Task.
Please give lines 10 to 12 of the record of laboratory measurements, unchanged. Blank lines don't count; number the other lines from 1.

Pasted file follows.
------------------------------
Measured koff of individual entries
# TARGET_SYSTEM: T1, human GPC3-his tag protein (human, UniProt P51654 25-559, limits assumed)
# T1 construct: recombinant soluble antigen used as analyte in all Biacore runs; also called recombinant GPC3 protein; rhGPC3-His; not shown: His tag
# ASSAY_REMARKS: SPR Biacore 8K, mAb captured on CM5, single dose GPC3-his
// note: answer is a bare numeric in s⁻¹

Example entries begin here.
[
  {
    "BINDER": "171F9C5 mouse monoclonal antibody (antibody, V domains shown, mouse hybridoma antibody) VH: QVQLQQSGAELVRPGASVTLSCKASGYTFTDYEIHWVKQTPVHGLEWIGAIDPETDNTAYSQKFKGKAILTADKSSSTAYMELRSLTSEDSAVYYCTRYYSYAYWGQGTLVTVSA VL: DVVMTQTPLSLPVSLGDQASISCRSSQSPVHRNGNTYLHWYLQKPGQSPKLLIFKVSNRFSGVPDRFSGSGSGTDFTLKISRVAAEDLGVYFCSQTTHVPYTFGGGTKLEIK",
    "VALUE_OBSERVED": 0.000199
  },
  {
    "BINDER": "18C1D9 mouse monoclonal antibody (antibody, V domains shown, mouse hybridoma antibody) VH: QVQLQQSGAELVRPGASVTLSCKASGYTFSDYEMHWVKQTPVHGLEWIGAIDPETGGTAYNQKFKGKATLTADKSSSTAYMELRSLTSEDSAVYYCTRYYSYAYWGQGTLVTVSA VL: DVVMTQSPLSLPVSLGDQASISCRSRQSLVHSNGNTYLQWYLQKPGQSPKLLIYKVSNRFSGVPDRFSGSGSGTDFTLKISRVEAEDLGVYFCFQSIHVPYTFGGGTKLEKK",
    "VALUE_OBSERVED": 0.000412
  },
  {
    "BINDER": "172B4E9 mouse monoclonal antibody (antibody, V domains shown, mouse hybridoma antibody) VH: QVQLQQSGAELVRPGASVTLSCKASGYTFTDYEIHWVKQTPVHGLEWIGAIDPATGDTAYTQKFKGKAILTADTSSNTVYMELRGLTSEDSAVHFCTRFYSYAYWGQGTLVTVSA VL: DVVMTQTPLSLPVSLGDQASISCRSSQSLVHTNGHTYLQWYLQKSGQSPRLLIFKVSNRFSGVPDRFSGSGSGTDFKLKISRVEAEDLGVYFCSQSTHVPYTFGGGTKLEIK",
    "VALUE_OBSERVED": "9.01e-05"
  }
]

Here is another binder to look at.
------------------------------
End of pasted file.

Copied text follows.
    "VALUE_OBSERVED": 0.000199
  },
  {